Hold Alt to force a move operation on the currently selected objects, regardless of where you click on the map. This is useful when the selected objects are small or covered by other objects.

The selected objects can also be moved with the arrow keys. By default this moves the objects pixel by pixel. Hold Shift while using the arrow keys to move the objects by distance of one tile.


You can use the resize handles to resize one or more selected objects. Hold Ctrl to keep the aspect ratio of the object and/or Shift to place the resize origin in the center.

Note that you can only change width and height independently when resizing a single object. When having multiple objects selected, the aspect ratio is constant because there would be no way to make that work for rotated objects without full support for transformations.


To rotate, click any selected object to change the resize handles into rotation handles. Before rotating, you can drag the rotation origin to another position if necessary. Hold Shift to rotate in 15-degree increments. Click any selected object again to go back to resize mode.

You can also rotate the selected objects in 90-degree steps by pressing Z or Shift + Z.

Changing Stacking Order

If the active Object Layer has its Drawing Order property set to Manual (the default is Top Down), you can control the stacking order of the selected objects within their object layer using the following keys:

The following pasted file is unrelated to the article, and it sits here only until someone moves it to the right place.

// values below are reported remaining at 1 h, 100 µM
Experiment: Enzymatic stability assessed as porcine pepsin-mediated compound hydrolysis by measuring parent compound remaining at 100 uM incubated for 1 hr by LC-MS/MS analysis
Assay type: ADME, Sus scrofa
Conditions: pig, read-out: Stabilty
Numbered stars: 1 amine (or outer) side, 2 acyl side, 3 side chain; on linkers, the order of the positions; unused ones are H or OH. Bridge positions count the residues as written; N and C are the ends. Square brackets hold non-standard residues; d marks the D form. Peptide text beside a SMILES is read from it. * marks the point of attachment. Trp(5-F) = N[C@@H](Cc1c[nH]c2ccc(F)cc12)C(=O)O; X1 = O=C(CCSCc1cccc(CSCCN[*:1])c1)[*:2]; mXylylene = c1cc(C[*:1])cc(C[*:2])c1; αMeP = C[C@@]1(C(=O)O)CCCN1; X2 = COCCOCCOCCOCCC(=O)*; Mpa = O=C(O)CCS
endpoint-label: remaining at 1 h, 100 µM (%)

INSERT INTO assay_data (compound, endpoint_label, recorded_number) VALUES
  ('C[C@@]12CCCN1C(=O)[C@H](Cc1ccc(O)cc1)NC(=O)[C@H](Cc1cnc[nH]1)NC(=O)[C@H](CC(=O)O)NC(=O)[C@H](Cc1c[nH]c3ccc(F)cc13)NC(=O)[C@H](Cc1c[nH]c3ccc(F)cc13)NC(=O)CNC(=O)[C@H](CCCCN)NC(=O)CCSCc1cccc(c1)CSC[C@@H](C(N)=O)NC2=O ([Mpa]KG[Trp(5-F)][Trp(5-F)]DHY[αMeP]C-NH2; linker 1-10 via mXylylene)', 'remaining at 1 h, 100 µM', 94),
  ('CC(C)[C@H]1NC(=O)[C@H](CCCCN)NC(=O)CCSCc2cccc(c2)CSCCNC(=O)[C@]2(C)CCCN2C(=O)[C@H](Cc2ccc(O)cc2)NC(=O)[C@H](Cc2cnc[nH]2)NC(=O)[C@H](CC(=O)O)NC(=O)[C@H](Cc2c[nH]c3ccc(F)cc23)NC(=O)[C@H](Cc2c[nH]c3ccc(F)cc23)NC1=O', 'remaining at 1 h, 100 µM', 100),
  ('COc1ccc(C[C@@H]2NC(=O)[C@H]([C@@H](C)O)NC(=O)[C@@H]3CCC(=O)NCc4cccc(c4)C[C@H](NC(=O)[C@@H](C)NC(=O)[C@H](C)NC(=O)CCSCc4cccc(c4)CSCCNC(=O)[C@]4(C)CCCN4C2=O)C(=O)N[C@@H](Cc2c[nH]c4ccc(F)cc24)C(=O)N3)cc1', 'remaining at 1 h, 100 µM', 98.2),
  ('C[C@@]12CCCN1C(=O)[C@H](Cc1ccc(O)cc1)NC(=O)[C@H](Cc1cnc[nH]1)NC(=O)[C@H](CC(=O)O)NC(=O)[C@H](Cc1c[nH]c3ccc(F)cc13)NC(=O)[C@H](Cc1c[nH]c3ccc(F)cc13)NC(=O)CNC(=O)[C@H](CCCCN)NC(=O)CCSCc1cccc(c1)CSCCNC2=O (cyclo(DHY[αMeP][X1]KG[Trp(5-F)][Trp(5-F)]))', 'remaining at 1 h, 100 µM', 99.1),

• PgUp - Raise selected objects

  • PgDown - Lower selected objects

  • Home - Move selected objects to Top

  • End - Move selected objects to Bottom

You can also find these actions in the context menu. When you have multiple Object Layers, the context menu also contains actions to move the selected objects to another layer.

Flipping Objects

You can flip the selected objects horizontally by pressing X or vertically by pressing Y. For tile objects, this also flips their images.

Edit Polygons

Shortcut: E

Polygons and polylines have their own editing needs and as such are covered by a separate tool, which allows selecting and moving around their nodes. You can select and move the nodes of multiple polygons at the same time. Click a segment to select the nodes at both ends. Press Escape to deselect all nodes, or to switch back to the Select Objects tool.